- Watch a 2 minute video, forced to watch a 15 second ad. If given the option, you press skip as soon as you can.
- Click a link, greeted with an ad right away.
- Go to a website, and audio starts playing somewhere. You spend several seconds looking for it and turning it off. Particularly annoying at night or in an environment in which the sound is disruptive to others.
- New browser windows and popups appear randomly
- Looking for a download link, you see banners trying to trick you that the download is through the banner instead
Often, the content payoff is not worth battling through the ad, and even if you do look at the ad, are you really in the positive mindset to evaluate the ad properly? I think more often than not, I am more likely to attach my negative mood to the ad at a subconscious level. These ads may thus harm both the advertiser and the publisher beyond just the user bouncing away from the content entirely, as I often do.
When it is a case of choosing the individual versus the big “evil” corporation, the individual always knows who to choose. Herself.
Evolution of Ad Blocking: Throwback to Traditional Media
I believe that while publishers may fill up headlines with complaints today, they will eventually realize and act on addressing users’ root needs for ad blocking.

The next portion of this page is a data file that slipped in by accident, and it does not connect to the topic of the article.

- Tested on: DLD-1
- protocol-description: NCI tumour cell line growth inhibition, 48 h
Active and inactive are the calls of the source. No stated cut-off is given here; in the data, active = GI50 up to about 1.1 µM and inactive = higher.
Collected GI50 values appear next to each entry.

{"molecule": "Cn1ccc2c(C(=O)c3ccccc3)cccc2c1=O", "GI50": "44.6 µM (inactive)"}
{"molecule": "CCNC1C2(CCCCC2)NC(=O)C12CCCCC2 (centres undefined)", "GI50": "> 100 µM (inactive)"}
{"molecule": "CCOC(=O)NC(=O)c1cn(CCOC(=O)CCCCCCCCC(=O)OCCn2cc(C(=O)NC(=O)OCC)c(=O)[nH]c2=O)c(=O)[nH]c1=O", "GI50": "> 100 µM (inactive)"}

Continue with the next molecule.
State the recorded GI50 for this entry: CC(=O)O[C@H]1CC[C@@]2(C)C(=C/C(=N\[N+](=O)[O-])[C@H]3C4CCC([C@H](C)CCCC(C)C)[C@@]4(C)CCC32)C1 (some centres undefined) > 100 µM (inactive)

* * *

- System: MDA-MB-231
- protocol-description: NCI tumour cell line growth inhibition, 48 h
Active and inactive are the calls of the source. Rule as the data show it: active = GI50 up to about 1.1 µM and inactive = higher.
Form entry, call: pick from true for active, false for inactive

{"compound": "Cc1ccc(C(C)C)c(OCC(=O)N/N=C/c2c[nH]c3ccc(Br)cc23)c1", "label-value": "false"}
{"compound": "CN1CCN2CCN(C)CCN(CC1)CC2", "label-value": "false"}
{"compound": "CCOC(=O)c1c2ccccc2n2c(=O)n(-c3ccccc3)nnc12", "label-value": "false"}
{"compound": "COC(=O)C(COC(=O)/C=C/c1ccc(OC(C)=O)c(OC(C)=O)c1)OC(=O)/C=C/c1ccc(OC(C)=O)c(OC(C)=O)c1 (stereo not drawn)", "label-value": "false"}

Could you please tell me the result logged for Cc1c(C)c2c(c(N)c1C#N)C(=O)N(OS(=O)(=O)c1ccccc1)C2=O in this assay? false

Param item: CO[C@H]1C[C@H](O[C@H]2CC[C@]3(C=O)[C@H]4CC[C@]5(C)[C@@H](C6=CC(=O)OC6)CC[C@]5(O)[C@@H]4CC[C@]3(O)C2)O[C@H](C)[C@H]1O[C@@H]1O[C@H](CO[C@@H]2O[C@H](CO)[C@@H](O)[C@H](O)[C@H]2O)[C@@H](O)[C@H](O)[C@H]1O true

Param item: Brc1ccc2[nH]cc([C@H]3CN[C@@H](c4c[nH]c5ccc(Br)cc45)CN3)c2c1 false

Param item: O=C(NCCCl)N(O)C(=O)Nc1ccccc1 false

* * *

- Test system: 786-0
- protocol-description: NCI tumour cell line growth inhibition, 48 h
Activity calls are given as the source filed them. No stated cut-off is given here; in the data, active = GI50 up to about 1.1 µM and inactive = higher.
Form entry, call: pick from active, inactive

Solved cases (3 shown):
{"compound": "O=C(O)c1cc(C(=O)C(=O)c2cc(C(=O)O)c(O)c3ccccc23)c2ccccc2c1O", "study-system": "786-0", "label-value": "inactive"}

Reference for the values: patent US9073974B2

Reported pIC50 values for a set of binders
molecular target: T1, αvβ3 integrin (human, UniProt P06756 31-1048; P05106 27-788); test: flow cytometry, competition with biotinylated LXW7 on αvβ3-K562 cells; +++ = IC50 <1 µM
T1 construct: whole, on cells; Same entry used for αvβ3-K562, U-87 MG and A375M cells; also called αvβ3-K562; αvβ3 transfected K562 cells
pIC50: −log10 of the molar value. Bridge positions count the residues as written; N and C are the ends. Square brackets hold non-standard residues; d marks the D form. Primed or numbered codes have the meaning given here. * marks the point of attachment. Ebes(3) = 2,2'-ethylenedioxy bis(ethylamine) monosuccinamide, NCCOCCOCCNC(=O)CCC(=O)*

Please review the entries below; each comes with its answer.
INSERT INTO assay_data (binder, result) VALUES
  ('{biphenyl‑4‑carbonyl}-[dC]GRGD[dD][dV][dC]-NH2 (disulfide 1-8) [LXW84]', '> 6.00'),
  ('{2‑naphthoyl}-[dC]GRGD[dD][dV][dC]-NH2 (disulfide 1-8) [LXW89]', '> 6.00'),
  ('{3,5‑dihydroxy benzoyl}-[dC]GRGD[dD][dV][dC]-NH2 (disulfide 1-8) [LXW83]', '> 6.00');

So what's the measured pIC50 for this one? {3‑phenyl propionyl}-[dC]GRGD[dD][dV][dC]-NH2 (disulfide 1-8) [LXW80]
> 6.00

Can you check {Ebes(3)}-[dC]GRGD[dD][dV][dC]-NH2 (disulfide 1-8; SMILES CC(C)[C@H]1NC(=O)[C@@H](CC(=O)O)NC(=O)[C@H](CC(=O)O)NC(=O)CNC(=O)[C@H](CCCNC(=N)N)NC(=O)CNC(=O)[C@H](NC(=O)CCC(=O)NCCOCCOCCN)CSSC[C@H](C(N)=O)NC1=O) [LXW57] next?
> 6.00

Let’s look at advertising in traditional media as references. In these, advertising is often done naturally, at a pace that does not interrupt your natural media consumption experience. For example, in television, advertisements are inserted in break periods, and as you watch, you build a general feeling of when it is commercial time. Writers write for advertisement breaks, making sure the pacing doesn’t jar you, that scenes naturally lead to and out of breaks. Product placements (i.e. character drinks Sprite) are done naturally. In magazines, ads are shown in the natural manner that you read the publication. As you turn pages to read articles, you sometimes see an ad, which you can then turn over after glancing at it. In newspapers, sections with ads tend to be inserted in a way in which your eyes are not bouncing back and forth between content and ad, fighting to keep focus.